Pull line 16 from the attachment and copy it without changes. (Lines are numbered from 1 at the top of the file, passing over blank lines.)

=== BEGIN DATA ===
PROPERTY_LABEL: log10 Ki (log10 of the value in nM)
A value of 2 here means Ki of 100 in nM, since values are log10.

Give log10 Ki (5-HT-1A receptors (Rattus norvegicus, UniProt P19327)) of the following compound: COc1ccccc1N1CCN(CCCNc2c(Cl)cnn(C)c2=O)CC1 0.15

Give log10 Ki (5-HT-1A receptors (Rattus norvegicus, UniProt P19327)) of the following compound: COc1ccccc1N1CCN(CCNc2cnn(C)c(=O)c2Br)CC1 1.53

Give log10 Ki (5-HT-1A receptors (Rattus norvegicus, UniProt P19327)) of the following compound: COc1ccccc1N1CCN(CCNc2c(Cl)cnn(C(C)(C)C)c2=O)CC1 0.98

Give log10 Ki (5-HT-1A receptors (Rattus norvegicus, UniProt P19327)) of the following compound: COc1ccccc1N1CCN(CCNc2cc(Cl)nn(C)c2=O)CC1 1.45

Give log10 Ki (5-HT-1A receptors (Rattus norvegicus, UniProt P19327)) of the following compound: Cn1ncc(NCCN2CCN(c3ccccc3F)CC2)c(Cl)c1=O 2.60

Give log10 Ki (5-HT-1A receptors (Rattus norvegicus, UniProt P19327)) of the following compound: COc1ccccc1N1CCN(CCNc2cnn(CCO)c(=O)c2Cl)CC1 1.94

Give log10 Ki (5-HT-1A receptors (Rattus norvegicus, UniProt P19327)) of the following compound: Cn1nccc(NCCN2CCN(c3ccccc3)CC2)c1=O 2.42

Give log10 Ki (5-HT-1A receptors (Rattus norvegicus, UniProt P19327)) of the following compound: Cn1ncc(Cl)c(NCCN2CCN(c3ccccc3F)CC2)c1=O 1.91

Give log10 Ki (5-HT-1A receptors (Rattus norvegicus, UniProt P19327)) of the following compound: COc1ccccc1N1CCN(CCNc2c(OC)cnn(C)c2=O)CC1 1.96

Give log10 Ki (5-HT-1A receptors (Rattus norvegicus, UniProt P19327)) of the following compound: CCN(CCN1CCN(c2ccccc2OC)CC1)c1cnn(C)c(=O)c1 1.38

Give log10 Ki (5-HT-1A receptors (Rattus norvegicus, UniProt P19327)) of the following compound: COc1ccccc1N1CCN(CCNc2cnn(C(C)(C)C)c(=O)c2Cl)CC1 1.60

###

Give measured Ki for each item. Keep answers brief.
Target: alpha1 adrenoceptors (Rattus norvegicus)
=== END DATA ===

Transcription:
Target: alpha1 adrenoceptors (Rattus norvegicus)